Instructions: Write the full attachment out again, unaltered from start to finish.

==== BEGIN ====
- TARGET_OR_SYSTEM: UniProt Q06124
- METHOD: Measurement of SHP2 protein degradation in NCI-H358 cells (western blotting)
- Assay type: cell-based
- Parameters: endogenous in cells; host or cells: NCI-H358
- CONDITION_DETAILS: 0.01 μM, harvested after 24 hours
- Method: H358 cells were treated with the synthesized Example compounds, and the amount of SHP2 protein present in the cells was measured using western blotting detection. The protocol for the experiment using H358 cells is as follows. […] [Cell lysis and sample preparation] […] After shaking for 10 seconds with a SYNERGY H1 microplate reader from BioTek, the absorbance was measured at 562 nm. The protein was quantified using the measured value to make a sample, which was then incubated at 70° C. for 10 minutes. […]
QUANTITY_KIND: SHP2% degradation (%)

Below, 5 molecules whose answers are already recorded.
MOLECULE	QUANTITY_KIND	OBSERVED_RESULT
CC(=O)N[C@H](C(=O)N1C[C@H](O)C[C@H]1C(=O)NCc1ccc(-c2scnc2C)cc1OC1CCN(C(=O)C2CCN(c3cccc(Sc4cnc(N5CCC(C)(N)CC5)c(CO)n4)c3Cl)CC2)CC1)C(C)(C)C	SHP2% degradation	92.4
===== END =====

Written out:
- TARGET_OR_SYSTEM: UniProt Q06124
- METHOD: Measurement of SHP2 protein degradation in NCI-H358 cells (western blotting)
- Assay type: cell-based
- Parameters: endogenous in cells; host or cells: NCI-H358
- CONDITION_DETAILS: 0.01 μM, harvested after 24 hours
- Method: H358 cells were treated with the synthesized Example compounds, and the amount of SHP2 protein present in the cells was measured using western blotting detection. The protocol for the experiment using H358 cells is as follows. […] [Cell lysis and sample preparation] […] After shaking for 10 seconds with a SYNERGY H1 microplate reader from BioTek, the absorbance was measured at 562 nm. The protein was quantified using the measured value to make a sample, which was then incubated at 70° C. for 10 minutes. […]
QUANTITY_KIND: SHP2% degradation (%)

Below, 5 molecules whose answers are already recorded.
MOLECULE	QUANTITY_KIND	OBSERVED_RESULT
CC(=O)N[C@H](C(=O)N1C[C@H](O)C[C@H]1C(=O)NCc1ccc(-c2scnc2C)cc1OC1CCN(C(=O)C2CCN(c3cccc(Sc4cnc(N5CCC(C)(N)CC5)c(CO)n4)c3Cl)CC2)CC1)C(C)(C)C	SHP2% degradation	92.4